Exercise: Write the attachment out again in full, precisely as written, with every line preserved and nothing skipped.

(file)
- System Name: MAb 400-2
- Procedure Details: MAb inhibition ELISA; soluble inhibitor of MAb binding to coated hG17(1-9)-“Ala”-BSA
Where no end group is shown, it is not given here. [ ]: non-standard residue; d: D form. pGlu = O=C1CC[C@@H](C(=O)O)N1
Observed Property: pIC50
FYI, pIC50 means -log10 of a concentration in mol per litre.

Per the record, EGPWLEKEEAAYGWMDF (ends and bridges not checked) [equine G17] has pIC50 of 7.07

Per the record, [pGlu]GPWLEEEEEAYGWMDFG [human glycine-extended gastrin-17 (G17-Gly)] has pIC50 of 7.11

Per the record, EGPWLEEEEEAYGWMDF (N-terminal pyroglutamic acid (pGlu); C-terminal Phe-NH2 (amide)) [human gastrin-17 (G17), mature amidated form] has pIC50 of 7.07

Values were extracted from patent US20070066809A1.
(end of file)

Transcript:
- System Name: MAb 400-2
- Procedure Details: MAb inhibition ELISA; soluble inhibitor of MAb binding to coated hG17(1-9)-“Ala”-BSA
Where no end group is shown, it is not given here. [ ]: non-standard residue; d: D form. pGlu = O=C1CC[C@@H](C(=O)O)N1
Observed Property: pIC50
FYI, pIC50 means -log10 of a concentration in mol per litre.

Per the record, EGPWLEKEEAAYGWMDF (ends and bridges not checked) [equine G17] has pIC50 of 7.07

Per the record, [pGlu]GPWLEEEEEAYGWMDFG [human glycine-extended gastrin-17 (G17-Gly)] has pIC50 of 7.11

Per the record, EGPWLEEEEEAYGWMDF (N-terminal pyroglutamic acid (pGlu); C-terminal Phe-NH2 (amide)) [human gastrin-17 (G17), mature amidated form] has pIC50 of 7.07

Values were extracted from patent US20070066809A1.